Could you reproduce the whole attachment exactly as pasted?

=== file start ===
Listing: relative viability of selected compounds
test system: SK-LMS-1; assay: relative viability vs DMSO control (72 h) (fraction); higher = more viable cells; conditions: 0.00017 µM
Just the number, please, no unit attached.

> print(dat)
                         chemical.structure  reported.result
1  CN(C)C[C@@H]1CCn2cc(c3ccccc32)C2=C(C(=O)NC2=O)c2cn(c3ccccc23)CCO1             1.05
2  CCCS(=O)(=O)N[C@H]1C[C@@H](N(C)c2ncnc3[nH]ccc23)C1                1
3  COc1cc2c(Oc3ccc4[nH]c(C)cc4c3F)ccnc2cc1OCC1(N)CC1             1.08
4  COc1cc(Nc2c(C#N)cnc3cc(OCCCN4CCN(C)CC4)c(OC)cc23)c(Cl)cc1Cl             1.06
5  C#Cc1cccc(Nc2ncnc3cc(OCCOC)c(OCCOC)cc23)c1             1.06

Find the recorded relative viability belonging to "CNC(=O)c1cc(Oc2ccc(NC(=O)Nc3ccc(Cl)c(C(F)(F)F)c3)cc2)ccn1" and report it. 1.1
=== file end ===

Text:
Listing: relative viability of selected compounds
test system: SK-LMS-1; assay: relative viability vs DMSO control (72 h) (fraction); higher = more viable cells; conditions: 0.00017 µM
Just the number, please, no unit attached.

> print(dat)
                         chemical.structure  reported.result
1  CN(C)C[C@@H]1CCn2cc(c3ccccc32)C2=C(C(=O)NC2=O)c2cn(c3ccccc23)CCO1             1.05
2  CCCS(=O)(=O)N[C@H]1C[C@@H](N(C)c2ncnc3[nH]ccc23)C1                1
3  COc1cc2c(Oc3ccc4[nH]c(C)cc4c3F)ccnc2cc1OCC1(N)CC1             1.08
4  COc1cc(Nc2c(C#N)cnc3cc(OCCCN4CCN(C)CC4)c(OC)cc23)c(Cl)cc1Cl             1.06
5  C#Cc1cccc(Nc2ncnc3cc(OCCOC)c(OCCOC)cc23)c1             1.06

Find the recorded relative viability belonging to "CNC(=O)c1cc(Oc2ccc(NC(=O)Nc3ccc(Cl)c(C(F)(F)F)c3)cc2)ccn1" and report it. 1.1